Several years ago I wrote a story about a new resident to Texoma who had moved here from the northeast. She had never been to Texas before coming to Sherman for a job interview, so I asked what most surprised her about her new home. “There is so much sky,” she said.

What she meant was the long horizons offered by the flat expanse of the Great Plains; out on the prairie, it is as if you live under a great glass dome.

I lived in a big city for many years and had forgotten what “so much sky” looked like. In Atlanta and its confines the horizons were short and high, truncated by tall pines, taller buildings, and the taller still foothills of the Southern Appalachians. Atlanta sits at the end of the mountain chain, and the location produces incidents of lightning second only to Tampa. The lighting cracks, but because of the short horizons it cannot be seen to reach the ground. And at night, because of the city lights, the sky is never really dark.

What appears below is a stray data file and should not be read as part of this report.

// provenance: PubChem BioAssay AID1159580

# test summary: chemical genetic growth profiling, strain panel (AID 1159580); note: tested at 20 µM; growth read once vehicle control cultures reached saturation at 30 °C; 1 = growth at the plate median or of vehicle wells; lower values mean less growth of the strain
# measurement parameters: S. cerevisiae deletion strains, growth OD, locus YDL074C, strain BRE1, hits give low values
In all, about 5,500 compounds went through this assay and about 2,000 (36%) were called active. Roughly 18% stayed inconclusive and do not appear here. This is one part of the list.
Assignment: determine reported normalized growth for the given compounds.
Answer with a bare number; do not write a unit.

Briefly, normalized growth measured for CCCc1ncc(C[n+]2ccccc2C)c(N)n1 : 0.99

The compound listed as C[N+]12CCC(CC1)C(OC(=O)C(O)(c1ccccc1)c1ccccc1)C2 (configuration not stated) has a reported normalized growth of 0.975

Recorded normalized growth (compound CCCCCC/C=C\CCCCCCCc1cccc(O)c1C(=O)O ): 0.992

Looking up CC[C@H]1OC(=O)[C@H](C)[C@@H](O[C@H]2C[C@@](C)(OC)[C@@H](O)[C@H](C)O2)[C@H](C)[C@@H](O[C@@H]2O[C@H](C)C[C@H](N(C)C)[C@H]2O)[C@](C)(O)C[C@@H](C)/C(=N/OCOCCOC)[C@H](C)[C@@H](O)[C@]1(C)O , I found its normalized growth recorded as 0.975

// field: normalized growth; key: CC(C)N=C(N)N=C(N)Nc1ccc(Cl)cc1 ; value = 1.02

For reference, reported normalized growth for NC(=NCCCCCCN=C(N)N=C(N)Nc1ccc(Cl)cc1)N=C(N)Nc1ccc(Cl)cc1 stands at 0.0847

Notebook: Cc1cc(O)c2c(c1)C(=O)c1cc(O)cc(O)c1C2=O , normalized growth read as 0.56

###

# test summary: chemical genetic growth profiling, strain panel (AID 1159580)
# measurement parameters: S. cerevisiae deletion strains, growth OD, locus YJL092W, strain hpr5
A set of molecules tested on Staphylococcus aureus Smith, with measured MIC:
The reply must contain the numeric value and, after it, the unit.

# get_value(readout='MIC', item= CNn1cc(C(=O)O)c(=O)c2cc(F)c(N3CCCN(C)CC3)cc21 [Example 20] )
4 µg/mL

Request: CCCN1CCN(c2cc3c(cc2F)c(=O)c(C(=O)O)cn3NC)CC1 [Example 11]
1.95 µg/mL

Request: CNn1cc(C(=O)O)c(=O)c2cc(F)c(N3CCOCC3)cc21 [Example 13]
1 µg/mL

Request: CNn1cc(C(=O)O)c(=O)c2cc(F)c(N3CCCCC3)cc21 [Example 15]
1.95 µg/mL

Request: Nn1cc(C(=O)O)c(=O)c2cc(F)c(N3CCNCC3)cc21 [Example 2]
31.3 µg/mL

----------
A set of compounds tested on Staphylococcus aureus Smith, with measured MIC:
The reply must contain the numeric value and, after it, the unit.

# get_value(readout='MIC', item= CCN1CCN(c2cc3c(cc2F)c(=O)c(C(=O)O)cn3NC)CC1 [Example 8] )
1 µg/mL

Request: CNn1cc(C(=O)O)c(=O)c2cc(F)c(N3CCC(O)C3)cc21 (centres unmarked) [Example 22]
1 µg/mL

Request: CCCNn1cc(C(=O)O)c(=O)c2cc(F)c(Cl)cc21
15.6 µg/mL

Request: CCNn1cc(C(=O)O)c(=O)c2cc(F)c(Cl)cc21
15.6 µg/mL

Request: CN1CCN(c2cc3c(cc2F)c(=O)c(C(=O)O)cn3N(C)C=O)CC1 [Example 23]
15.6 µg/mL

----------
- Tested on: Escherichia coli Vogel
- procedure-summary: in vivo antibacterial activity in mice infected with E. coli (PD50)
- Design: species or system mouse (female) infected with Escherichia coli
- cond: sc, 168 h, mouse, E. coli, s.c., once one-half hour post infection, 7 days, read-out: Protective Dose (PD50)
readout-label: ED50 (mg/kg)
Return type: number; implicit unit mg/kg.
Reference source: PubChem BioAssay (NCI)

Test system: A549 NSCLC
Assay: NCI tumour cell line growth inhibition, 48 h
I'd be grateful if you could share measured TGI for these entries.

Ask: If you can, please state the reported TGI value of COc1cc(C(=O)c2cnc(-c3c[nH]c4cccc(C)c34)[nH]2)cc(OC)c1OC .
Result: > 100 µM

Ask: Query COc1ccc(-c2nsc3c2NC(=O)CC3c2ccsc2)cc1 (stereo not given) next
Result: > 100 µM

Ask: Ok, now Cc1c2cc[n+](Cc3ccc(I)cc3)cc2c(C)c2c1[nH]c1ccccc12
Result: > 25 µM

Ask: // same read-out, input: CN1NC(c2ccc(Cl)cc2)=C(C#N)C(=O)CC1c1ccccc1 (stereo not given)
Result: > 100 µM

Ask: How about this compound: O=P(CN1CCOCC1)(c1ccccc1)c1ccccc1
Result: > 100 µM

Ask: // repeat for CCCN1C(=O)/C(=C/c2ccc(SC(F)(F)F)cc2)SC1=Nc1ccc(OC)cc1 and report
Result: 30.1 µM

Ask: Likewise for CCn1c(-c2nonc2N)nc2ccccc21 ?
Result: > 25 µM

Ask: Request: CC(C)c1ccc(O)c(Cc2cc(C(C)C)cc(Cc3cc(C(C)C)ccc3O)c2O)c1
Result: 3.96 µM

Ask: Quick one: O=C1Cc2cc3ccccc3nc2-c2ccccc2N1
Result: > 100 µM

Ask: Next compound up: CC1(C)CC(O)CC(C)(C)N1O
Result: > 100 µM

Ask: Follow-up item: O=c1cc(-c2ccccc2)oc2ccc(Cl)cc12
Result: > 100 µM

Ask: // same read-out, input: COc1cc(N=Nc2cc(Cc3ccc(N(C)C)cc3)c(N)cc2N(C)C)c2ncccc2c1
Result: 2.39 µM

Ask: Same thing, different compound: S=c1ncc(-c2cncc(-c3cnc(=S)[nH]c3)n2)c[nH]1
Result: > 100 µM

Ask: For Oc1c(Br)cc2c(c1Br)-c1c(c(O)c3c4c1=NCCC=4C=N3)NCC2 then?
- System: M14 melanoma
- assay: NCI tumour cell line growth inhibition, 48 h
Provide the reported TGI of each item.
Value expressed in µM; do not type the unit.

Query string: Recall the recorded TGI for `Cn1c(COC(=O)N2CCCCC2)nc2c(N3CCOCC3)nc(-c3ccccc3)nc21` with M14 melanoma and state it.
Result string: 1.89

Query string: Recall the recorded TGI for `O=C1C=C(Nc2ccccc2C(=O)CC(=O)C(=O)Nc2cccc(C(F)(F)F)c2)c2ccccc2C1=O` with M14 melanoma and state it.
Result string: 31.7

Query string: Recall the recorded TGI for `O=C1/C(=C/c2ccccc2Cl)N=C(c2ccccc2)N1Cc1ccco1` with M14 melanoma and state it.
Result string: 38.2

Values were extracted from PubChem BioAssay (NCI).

Here, on the edge of the plains, the lightning travels all the way to earth, and at night, at least a few miles outside of thickly inhabited areas, the stars stand out against the black velvet sky with clarity. This is a vision denied city dwellers.

We should take the time to look around, especially during this winter season when the trees have lost their leaves and stand out starkly against the winter sky. Rather than just see, it would be well that we pause every now and again to look at and appreciate the land and the sky and the beauty that is all around us.

Happy birthday Wednesday to Rusty Arrington of Gunter; Shantory Hughley, Cedric Keller, and Delvin Maine Briscoe, all of Sherman; Krysynthia Rido of Friendswood; Ian Brown of Austin; Clara Flemming of Denison; Jeff Wallace of Louella; and Mickey Lyles of Ivanhoe.